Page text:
She smiled back at me and sighed, leaning back in her chair. Then she replied “You know, there really are no faeries. It’s just easier to use them as a metaphor. Did you know that the original meaning of faerie is teller? They are the personification of fates, as faeries and fates come from the same root, the same source. And fate doesn’t mean predestination; it means simply ‘that which is told’.”

“Huh. So does that mean you are the faerie, the fortune teller, the vehicle for telling that which must be told?”

“As I said, there are no faeries. There is only that which is told. The word fortune has nothing to do with seeing the future, or with success or failure. Its original meaning was simply ‘that which is brought or borne’.”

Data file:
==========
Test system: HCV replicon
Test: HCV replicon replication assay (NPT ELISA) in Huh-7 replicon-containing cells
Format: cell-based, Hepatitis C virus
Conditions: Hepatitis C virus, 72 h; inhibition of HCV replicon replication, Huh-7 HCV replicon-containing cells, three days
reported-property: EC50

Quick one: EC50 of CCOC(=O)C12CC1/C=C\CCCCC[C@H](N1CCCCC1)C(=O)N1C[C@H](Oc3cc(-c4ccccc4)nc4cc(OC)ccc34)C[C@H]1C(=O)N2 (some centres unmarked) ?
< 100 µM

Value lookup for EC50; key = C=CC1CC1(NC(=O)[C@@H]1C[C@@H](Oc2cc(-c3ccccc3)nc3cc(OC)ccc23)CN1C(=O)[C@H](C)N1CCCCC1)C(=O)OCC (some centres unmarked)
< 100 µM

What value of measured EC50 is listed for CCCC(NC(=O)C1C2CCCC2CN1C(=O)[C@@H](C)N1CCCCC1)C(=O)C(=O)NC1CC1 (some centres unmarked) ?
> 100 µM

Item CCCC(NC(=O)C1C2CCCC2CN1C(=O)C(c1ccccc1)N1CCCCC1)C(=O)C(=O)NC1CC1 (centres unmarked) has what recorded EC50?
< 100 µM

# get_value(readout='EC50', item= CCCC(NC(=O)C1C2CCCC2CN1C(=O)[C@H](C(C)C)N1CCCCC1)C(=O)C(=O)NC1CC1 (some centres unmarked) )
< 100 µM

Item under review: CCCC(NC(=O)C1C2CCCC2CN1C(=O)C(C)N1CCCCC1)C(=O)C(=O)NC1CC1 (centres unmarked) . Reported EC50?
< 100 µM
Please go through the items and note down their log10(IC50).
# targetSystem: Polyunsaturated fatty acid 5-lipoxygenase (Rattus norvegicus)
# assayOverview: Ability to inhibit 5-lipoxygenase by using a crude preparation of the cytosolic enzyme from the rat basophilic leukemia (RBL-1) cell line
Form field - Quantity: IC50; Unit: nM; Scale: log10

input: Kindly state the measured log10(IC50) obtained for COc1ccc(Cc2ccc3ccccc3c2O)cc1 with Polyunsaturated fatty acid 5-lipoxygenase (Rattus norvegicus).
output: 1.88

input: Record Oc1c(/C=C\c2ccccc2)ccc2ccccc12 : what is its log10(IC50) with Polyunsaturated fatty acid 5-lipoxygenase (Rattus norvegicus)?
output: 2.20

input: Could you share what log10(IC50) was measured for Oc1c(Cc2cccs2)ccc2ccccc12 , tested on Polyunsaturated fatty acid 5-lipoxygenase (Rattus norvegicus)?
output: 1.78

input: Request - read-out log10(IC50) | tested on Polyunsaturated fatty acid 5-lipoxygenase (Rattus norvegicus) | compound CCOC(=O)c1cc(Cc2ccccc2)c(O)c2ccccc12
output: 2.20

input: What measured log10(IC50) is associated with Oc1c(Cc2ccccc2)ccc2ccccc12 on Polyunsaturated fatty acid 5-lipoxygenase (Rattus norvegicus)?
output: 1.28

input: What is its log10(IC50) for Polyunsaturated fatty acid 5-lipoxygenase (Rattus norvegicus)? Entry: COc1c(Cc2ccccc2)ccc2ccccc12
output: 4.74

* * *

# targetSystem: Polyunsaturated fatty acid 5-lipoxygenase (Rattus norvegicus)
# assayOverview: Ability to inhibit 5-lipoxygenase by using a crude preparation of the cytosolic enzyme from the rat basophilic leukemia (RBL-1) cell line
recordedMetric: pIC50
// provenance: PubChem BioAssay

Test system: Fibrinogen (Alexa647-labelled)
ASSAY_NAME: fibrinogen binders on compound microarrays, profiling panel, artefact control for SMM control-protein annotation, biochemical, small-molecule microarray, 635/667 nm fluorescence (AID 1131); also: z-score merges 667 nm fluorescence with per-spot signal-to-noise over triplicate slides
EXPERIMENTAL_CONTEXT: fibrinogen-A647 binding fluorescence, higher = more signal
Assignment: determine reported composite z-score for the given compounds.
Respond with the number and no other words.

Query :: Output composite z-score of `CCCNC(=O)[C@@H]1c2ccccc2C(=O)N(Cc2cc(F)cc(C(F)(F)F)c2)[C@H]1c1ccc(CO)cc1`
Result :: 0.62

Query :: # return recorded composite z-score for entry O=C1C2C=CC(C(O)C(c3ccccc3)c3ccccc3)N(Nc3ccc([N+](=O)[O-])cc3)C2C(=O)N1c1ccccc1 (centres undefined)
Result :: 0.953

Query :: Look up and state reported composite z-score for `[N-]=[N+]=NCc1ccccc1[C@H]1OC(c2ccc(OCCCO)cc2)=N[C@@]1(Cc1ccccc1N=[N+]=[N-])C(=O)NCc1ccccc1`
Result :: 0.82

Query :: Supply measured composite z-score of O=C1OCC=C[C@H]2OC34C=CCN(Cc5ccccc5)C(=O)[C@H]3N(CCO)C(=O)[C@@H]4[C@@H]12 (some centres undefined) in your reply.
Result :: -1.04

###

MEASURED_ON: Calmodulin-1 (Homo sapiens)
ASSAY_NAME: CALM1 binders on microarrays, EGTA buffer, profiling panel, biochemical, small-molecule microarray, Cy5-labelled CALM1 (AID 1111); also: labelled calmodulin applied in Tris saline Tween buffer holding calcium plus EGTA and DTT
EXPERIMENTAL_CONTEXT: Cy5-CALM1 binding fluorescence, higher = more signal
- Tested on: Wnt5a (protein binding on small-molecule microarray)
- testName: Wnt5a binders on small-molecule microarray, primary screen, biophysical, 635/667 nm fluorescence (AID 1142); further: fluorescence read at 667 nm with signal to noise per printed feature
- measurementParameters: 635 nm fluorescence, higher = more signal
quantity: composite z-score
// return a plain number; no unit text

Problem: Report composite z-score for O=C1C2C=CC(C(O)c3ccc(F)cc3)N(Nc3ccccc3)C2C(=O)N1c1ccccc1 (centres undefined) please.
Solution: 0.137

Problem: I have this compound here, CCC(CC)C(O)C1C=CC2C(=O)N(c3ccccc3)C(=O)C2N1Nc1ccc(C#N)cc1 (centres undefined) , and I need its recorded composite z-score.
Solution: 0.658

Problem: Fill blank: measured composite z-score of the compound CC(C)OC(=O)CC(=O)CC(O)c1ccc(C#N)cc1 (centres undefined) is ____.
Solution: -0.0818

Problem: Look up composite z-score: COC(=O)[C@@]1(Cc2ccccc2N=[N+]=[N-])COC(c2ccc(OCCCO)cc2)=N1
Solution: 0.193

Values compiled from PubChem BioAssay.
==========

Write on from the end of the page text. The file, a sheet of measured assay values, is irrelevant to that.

I laughed, entranced at this curious adolescent with her “just for effect” crystal ball and the too-old-for-her kerchief-and-shawl peasant costume. I just had to probe a bit further:

“And you had no choice but to be this teller, this bearer of truths?”

“There is no choice. Just as you had no choice but to come to my stand. As for whether what is told or brought or borne is truth, I cannot say. It doesn’t really matter. So… see you in seven days?”

“Of course. I am off to pay more attention, and to notice more. Thank you.”

Over the next week, as my curiosity about my lemonade girl messenger continued to grow, my ‘practice’ of smiling and noticing deepened. I’d given the smileys on my laptop and eyeglasses much larger eyes, a reminder to notice as well as smile.

And then the third appreciation happened: I realized that, for me, the passage of time seemed to be slowing. The more I paid attention, the longer my days seemed to become, as if paying attention was taking less than no time at all.